How AI Can Turn Thoughts Into Images and Why You Should Care

How Artificial Intelligence Can Transform Ideas Into Pictures and Why You Should Care?

Based on your brain waves, computers might soon be able to figure out what you see. Researchers recently showed that artificial intelligence (AI) could read brain scans and make copies of images that a person has seen. The new study adds to the growing worries that AI might invade people’s privacy.

Kevin Gordon, vice president of AI Technologies at NexOptic, told Lifewire in an email interview that ChatGPT is still the latest AI craze. However, privacy experts have pointed out that the tool was trained with pretty much anything scraped off the internet, including our personal information.

“This was done without anyone’s knowledge or permission. No one was even told what was going on. And because ChatGPT works with prompts, there are worries that users may accidentally include personal information in these prompts, which are then saved in ChatGPT’s database.”

The Things that Matter

In the new study, the researchers used an algorithm called “Stable Diffusion,” which is similar to “Generative” AIs like DALL-E 2 that turn text into images. The software can make new images based on what you type. By adding photo captions to the algorithm, the team cut down on the time it took to train each participant.

The researchers wrote on their website, “This paper shows that it is possible to decode (or create) images from brain activity by combining visual structural information decoded from activity in the early visual cortex with semantic features decoded from activity in higher-order areas and directly mapping the decoded information to the internal representations of a latent diffusion model (LDM; Stable Diffusion) without fine-tuning.”

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AI could also invade privacy in other ways than what the new study shows. Harold Li, a vice president at the security company ExpressVPN, said in an email that AI technology is causing worry because it analyses data and gets better at understanding the world and its users over time.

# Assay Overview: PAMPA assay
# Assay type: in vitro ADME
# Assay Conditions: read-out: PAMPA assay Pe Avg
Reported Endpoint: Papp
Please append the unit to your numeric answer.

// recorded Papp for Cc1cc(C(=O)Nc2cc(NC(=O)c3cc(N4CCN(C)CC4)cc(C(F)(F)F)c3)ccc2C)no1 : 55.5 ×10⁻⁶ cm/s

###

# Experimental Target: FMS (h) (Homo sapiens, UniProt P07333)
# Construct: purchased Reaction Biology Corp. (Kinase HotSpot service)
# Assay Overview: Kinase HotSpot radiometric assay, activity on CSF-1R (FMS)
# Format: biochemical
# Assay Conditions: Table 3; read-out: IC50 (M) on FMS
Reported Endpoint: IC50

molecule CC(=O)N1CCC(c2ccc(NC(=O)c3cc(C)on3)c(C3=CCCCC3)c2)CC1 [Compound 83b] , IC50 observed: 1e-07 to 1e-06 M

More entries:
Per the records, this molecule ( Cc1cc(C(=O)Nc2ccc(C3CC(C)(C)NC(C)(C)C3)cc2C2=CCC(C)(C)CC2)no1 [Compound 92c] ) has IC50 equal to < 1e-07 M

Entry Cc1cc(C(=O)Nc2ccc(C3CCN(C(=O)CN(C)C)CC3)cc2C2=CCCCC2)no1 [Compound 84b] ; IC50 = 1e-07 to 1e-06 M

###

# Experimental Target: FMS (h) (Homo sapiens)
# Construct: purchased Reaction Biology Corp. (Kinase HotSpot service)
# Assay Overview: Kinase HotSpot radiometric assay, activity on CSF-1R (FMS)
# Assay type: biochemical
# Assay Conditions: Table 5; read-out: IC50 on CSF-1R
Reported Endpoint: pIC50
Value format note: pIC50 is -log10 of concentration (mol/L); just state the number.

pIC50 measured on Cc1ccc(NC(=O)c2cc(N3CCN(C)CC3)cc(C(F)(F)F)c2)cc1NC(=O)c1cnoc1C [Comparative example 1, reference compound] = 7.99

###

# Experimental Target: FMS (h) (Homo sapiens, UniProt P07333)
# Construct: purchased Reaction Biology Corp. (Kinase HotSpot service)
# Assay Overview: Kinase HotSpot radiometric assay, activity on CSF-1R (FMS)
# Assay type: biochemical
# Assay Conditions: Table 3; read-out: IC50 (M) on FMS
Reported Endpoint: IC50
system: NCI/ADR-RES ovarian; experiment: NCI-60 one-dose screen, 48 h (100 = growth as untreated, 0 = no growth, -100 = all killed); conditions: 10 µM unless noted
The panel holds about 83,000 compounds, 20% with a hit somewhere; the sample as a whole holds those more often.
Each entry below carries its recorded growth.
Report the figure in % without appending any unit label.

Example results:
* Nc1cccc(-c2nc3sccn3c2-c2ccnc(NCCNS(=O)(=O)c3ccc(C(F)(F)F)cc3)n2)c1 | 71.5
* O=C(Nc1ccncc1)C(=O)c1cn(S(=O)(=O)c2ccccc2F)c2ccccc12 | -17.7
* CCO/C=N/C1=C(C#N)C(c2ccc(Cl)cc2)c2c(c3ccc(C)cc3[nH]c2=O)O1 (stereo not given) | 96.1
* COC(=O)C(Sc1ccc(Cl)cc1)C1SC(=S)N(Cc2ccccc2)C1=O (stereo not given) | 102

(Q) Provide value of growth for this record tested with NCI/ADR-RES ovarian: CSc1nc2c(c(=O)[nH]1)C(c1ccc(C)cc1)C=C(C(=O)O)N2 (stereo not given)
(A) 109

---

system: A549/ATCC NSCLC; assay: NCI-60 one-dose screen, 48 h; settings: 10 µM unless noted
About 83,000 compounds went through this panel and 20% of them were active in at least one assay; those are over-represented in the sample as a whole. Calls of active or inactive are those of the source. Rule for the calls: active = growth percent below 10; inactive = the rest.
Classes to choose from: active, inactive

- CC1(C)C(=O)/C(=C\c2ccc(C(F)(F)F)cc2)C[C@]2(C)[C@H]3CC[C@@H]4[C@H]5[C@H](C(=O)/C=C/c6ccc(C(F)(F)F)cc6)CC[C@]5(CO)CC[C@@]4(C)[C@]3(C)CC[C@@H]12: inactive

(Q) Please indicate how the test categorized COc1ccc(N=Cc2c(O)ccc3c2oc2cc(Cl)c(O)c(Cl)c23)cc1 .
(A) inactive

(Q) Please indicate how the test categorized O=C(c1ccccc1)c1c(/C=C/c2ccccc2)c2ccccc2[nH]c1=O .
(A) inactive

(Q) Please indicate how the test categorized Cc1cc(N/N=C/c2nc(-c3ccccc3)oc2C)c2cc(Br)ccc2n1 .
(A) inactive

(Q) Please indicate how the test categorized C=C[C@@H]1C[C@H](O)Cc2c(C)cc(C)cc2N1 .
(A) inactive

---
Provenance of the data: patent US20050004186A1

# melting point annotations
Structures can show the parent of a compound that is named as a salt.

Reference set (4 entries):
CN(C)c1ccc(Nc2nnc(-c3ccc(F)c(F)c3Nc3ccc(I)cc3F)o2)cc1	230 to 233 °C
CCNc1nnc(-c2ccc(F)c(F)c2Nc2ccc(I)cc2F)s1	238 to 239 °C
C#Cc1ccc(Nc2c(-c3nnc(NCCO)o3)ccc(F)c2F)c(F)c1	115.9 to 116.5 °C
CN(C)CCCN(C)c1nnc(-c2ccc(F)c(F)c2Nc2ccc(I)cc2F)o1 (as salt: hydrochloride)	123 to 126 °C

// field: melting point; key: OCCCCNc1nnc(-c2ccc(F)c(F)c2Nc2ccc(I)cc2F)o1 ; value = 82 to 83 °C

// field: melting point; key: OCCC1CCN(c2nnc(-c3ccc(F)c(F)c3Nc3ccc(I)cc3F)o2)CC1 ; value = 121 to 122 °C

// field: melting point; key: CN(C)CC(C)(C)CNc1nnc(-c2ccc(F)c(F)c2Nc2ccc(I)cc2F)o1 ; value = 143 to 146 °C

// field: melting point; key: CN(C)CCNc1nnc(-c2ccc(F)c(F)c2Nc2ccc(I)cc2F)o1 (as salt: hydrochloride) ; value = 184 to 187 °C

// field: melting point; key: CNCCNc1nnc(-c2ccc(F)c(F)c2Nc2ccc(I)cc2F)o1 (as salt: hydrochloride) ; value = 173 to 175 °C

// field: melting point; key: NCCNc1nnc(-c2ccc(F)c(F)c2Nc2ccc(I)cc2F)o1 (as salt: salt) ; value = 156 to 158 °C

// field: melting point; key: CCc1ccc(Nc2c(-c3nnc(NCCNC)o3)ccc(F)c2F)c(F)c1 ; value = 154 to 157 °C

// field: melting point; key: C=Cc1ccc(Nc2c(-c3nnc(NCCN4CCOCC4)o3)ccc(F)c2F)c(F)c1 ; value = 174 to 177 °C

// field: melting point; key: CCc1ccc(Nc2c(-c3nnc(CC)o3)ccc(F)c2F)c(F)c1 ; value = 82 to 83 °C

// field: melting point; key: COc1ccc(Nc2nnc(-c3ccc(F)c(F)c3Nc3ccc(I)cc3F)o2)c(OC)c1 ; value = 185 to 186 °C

“Artificial intelligence makes technologies that we use every day,” Li said. “Notice how your phone’s autocorrect starts to understand words that aren’t in the dictionary just because you use them a lot? This is called machine learning.”

Richard Watson-Bruhn, US Head of Digital Trust & Cyber Security at PA Consulting, said in an email interview that AI also makes it easier to gather more personal and sensitive data. He used the fact that police are getting more and more videos as proof of this trend.

“Now that AI can collect and analyze video, it is much easier and more common for video data to be collected, possibly without your knowledge,” he said. “This collection by itself is bad because it takes away the privacy we used to have.”

How AI Can Turn Thoughts Into Images and Why You Should Care

Watson-Bruhn said that as the use of AI grows, so does the need for data to build AI models. “This makes it easier and more likely that your personal information will be combined and used without your knowledge in ways you would never agree with,” he said.

“There are many examples of this, but perhaps the most well-known is how Cambridge Analytica used data to try to change the outcome of US elections, even though they never told anyone how they were going to use the data when they got it. The fact that your information could be used wrongly, either on purpose or by accident, is another bad thing.”

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Regulating AI

Some experts say that regulation might be the only way to stop AI from collecting too much personal information about users. The EU’s General Data Protection Regulation is an example of a law that tries to regulate AI. It gives each person the right to have another human explain the reasoning behind any legal or other important decision made by an AI.

Asif Savvas, the Chief Product Officer at Simeio, said in an email interview, “For the time being, most of the responsibility for protecting privacy falls on the companies that collect data about user identities.”

The National Cybersecurity Strategy, which was released by the White House this month, includes an AI Bill of Rights to help businesses use AI in a good way.

“But it’s more of a set of rules than a law, and it’s hard to follow,” Li said. “At the same time, privacy is a basic human right, and anything that threatens it, like AIs, must be regulated.”

Anjali Arora

Anjali works on KeyManagement Insight as a Content Editor. She reports the latest news and gossip about celebrities in the entertainment industry. Furthermore, her interests lie majorly in Sketching, traveling, and adventurous activities.

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